A year ago, Cowley College breezed through the Region VI baseball playoffs but dropped its first two games and was quickly eliminated from the NJCAA World Series.
This year’s Tigers would like to stick around a little longer.
After a dominating performance in capturing Region VI again last week, Cowley (43-16) is getting another World Series shot starting Saturday in Grand Junction, Colo.
Coach Dave Burroughs will be taking his eighth team to the NJCAA World Series, and he pointed to the experience his team has should help the Tigers’ chances this time around.
“We’ve got about eight or nine who have been here before,” he said.
Six of those sophomores are in the starting lineup, and a seventh, right-hander Garrett Hutson, will be on the mound against Wallace-Dothan (Ala.), which is the Series’ opening game. The Governors (42-19) are making their first NJCAA Series appearance and are coached by former major-league catcher Mackey Sasser, who is also the school’s athletic director.
It is small consolation that both teams that defeated Cowley last year eventually played for the championship, with Yavapai (Ariz.) beating San Jacinto (Texas) North 5-2. Hutson pitched San Jacinto, but didn’t face Cowley.
No. 6 Cowley’s game is the only one against a team not receiving votes in the NJCAA poll. With matchups determined by geographical region, some highly ranked teams will meet in the first round.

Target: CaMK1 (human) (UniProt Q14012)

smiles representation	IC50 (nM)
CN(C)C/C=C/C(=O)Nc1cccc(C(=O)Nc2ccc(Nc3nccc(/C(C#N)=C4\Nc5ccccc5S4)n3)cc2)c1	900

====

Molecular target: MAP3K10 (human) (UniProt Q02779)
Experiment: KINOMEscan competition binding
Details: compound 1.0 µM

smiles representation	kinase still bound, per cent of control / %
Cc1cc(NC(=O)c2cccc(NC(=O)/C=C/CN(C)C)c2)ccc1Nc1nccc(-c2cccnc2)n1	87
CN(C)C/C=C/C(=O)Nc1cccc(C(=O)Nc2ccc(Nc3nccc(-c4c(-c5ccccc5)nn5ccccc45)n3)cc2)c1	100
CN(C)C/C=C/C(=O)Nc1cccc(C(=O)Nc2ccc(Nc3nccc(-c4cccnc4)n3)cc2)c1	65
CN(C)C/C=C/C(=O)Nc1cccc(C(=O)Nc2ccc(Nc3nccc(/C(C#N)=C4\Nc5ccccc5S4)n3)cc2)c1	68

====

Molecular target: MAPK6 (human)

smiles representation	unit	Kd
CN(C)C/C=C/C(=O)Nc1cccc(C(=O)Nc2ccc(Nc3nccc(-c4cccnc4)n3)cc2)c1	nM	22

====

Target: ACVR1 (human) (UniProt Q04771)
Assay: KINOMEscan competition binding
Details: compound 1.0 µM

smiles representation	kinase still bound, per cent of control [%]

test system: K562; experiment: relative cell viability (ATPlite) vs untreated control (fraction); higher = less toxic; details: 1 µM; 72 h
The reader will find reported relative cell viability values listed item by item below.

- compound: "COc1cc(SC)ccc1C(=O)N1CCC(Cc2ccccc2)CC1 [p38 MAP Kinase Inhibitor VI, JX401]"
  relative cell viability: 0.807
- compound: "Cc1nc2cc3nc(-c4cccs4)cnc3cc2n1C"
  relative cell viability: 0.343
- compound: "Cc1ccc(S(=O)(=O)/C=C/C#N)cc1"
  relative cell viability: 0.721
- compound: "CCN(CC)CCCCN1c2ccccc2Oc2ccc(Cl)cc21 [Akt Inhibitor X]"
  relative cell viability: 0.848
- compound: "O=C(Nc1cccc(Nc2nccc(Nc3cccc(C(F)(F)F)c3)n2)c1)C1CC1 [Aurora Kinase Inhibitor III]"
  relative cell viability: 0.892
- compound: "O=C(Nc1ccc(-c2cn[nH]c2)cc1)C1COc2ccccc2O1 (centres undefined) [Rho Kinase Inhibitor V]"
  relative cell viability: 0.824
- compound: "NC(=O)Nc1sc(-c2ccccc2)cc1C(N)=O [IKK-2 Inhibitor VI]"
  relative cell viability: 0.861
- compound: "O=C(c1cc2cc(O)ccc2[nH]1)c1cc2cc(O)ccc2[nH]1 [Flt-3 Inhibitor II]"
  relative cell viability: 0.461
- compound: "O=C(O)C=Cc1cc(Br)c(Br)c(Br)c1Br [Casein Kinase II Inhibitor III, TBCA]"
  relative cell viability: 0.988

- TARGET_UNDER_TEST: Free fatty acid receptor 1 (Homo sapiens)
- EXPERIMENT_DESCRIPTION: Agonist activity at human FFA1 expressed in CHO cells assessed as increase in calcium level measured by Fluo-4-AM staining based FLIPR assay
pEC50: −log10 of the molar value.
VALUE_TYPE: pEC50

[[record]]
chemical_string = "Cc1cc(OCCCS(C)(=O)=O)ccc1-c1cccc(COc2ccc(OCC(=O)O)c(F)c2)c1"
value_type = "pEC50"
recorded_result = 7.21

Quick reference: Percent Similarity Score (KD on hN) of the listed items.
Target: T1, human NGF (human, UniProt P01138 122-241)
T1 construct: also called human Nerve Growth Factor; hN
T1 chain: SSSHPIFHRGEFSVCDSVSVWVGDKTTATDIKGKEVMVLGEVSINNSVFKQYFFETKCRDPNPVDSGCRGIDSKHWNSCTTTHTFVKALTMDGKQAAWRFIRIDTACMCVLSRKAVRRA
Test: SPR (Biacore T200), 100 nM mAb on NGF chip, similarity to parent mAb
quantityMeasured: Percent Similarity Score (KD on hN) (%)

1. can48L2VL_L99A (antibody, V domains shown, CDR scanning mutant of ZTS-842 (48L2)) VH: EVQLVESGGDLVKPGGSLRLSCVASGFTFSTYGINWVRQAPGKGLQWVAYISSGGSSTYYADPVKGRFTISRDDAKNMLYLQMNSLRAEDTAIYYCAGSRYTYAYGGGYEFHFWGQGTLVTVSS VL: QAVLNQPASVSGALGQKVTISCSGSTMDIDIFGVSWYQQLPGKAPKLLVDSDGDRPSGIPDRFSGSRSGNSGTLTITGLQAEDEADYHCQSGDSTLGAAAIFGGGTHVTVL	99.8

No. 1 Chipola (Fla.) will meet No. 3 Crowder (Mo.); No. 2 Dyersburg State (Tenn.) faces No. 8 San Jacinto North; No. 11 Southern Nevada plays No. 17 Wabash Valley (Ill.); and No. 4 McLennan (Texas) meets Florence-Darlington Tech (S.C.), which is receiving votes.
“This was one of those years where all of the best teams made it,” Burroughs said.
The Tigers clinched their berth with a 17-8 victory over Neosho that only was that close when Neosho struck for four ninth-inning runs.
His team lost its focus toward the end, Burroughs said.
“You’re talking about 19- to 20-year-old kids,” he said. “They were thinking about the dogpile (at the end) rather than baseball in the final innings.”
Burroughs said the 10-day layoff has been mostly used to rest up and get healthy. He said he’s not worried about any rust from the time off. But the nervousness of playing in the Series is another matter.
“Seven other times I’ve brought teams here, and they’ve had (nervousness),” he said. “But they’ll settle in. They just need that first at-bat. You’ve got to get it out of the way.”